TALLEST SG50 BABY SPOTTED IN SINGAPORE ZOO

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First giraffe calf in 28 years officially debuts at Wild Africa zone

Singapore Zoo’s first giraffe calf in 28 years looks curiously around his exhibit. The male calf, born on 31 August this year, is the first for mom Roni, and dad Growie, which arrived in Singapore Zoo in 2005, from Israel and the Netherlands respectively.  PHOTO CREDIT: WILDLIFE RESERVES SINGAPORE

Singapore Zoo’s first giraffe calf in 28 years looks curiously around his exhibit. The male calf, born on 31 August this year, is the first for mom Roni, and dad Growie, which arrived in Singapore Zoo in 2005, from Israel and the Netherlands respectively.
PHOTO CREDIT: WILDLIFE RESERVES SINGAPORE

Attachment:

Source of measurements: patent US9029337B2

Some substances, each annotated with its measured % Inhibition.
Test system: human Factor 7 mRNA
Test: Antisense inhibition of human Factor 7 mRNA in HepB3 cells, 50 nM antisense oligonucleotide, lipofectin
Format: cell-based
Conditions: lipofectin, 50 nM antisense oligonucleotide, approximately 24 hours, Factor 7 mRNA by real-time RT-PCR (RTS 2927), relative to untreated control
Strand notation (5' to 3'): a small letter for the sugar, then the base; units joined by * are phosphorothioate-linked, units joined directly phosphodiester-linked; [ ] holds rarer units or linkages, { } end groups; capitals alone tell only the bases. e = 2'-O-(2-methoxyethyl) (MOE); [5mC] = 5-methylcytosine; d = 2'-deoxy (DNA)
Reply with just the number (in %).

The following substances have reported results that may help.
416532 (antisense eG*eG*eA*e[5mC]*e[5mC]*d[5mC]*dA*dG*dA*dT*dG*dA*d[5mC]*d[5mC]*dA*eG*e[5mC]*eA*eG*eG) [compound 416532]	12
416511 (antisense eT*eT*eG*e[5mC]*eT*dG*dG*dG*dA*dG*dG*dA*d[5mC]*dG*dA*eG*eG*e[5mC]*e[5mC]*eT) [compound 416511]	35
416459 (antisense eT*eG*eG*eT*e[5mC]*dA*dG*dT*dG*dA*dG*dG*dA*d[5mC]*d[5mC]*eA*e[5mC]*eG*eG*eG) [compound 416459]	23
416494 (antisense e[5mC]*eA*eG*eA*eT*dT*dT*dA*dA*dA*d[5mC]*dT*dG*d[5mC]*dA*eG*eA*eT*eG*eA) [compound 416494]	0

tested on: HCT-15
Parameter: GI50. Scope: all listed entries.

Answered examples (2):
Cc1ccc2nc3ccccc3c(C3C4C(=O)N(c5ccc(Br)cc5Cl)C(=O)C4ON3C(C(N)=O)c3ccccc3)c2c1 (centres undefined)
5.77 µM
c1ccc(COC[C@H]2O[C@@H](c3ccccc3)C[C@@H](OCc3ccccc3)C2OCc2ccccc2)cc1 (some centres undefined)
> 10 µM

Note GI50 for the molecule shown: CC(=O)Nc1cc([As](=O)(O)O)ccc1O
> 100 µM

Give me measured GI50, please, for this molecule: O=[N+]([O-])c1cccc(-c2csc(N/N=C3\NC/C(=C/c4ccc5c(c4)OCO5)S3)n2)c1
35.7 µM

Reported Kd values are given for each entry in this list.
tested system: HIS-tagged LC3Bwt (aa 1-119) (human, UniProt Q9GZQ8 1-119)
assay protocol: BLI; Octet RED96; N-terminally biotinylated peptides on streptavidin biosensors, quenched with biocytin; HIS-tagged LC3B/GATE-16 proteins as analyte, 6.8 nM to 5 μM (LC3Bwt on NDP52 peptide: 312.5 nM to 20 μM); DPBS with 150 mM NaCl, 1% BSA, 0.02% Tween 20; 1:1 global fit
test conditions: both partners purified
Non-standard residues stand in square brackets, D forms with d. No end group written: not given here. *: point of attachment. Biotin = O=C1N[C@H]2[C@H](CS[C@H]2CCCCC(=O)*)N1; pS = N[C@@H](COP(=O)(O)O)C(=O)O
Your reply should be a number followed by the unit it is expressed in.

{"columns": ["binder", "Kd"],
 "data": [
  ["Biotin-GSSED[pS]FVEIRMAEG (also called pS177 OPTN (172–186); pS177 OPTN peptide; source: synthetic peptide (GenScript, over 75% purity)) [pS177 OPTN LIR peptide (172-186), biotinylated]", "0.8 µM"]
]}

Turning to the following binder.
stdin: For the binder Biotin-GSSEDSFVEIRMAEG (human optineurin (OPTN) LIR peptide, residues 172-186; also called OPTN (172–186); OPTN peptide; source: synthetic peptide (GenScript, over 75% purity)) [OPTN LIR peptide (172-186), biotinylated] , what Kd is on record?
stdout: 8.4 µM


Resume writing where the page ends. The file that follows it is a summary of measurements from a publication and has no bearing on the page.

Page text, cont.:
SINGAPORE, 12 November 2015 — Singapore Zoo proudly welcomed its first giraffe calf in 28 years on 31 August this year. At a statuesque 1.9 metres, he is the tallest SG50 baby, and is a symbol of Singapore soaring to new heights in the years following its Jubilee celebration.

The calf is the first offspring of both mom Roni and dad Growie, which arrived in Singapore Zoo in 2005, from Israel and the Netherlands respectively. The unnamed calf has since grown 40cm, and now stands at 2.3 metres.

During the calf’s first month, zookeepers kept them separated from the rest of the giraffe herd to allow mother and baby to bond, and to ensure the calf was nursing properly. Keepers also needed time to baby-proof the exhibit as a safety precaution before allowing the calf to explore its new surroundings. Existing barriers had to be modified to ensure the baby can explore the exhibit safely.

Gradually, mother and baby were reintroduced to the other two giraffes in the herd—Growie, the father, and Lucy, an unrelated female, which arrived in Singapore together with Roni. The conditioning process took close to three weeks, as keepers wanted to ensure the calf was accepted by the herd. All four are now comfortably sharing the exhibit and can regularly be seen grooming each other to strengthen their bonds.